According to data published in the Bank of Canada’s (BoC) financial system review, investors represented one-fifth of all residential purchases nationwide. Since the early days of the once-in-a-century global health crisis, investor buying advanced 20.1 per cent. In the Greater Toronto and Hamilton Area (GTHA), investors accounted for 22.7 per cent of home purchases, says BoC. This is higher than in the pre-pandemic economy, but lower than at the end of the previous housing boom.

Considering that the national average home price has skyrocketed by more than a third to north of $700,000, it would be simple to surmise that this is the doing of real estate investors. However, experts contend that it could be difficult to reach this conclusion without further study. Meanwhile, others are blaming the housing inventory shortage for rising prices.

“Determining the precise level at which investor activity should be a cause for concern is difficult and requires further study,” central bank spokesman Alex Paterson told The Globe and Mail.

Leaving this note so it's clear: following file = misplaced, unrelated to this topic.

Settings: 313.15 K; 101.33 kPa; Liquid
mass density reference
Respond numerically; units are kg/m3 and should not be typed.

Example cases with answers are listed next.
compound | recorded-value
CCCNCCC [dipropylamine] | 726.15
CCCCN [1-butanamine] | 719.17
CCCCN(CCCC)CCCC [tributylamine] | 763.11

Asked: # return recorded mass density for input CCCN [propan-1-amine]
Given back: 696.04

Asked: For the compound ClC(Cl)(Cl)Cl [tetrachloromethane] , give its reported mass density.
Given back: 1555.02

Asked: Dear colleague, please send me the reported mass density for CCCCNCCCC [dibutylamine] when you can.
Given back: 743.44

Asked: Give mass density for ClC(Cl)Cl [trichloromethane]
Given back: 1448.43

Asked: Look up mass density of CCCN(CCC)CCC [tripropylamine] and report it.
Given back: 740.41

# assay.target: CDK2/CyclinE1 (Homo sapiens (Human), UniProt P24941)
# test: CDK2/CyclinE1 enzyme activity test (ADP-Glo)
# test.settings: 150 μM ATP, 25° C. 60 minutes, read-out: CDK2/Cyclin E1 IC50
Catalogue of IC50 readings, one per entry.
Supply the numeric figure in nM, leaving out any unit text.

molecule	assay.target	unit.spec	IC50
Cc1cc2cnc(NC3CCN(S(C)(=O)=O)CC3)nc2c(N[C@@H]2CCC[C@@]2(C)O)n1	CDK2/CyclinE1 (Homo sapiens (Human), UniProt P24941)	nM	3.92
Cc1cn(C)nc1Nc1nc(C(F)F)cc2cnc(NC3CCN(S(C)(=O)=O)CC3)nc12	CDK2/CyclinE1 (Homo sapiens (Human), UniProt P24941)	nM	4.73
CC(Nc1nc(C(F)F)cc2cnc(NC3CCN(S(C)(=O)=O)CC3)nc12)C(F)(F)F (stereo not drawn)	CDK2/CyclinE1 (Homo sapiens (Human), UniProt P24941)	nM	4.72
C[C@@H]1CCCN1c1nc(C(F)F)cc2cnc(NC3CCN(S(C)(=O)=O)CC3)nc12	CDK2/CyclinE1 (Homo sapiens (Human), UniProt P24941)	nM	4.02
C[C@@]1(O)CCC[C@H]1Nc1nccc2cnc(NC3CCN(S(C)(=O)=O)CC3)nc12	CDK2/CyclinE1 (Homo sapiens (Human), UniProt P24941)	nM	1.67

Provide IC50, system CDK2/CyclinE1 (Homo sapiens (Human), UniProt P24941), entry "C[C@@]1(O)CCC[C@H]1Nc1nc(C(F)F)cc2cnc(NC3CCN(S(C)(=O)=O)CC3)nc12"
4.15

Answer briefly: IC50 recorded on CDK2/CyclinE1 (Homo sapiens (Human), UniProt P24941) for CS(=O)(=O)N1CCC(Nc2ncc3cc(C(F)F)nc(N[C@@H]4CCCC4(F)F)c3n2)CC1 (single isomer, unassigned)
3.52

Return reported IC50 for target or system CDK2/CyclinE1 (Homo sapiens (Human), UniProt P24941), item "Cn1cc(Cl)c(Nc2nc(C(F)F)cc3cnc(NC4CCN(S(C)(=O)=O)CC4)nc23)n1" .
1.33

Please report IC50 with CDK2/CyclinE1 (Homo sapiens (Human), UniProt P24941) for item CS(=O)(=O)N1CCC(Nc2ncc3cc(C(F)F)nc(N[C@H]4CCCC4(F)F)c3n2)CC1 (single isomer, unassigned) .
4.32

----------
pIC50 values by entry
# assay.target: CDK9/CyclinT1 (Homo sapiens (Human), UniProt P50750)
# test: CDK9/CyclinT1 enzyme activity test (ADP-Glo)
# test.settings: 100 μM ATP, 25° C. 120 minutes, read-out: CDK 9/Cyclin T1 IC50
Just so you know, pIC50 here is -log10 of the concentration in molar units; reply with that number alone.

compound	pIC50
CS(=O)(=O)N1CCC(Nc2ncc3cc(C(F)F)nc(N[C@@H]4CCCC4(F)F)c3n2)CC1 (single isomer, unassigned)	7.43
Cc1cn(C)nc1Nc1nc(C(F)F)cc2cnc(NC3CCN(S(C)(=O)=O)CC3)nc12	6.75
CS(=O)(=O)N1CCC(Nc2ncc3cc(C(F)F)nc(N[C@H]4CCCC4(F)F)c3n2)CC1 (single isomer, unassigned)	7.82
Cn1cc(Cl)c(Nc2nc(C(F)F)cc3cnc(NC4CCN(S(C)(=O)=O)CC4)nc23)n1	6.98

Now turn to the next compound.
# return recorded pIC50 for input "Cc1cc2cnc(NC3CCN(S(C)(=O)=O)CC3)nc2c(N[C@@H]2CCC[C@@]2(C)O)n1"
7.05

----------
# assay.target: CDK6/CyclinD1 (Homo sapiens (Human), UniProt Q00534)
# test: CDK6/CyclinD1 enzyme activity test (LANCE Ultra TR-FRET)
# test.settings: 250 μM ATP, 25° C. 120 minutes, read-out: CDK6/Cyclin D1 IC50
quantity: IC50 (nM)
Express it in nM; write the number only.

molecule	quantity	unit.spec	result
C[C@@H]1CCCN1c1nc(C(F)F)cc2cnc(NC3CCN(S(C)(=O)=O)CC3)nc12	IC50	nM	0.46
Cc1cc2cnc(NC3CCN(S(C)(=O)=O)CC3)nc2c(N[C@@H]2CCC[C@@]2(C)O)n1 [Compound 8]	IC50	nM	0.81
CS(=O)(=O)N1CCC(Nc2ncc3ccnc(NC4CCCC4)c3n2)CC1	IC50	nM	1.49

Earlier this year, the BoC told reporters that there is growing evidence that real estate investors are engaging in “a lot more flipping,” creating a “fear of missing out” for both investors and buyers.

One of the data points policymakers might be looking at is gross fixed capital formation (GFCF). According to the Organisation for Economic Co-operation and Development (OECD), more than one-third of GFCF is allocated to real estate investing. The previous high was 22.4 per cent in the year 2000. Moreover, housing now imbibes more than 66 per cent of the nation’s fixed capital investment.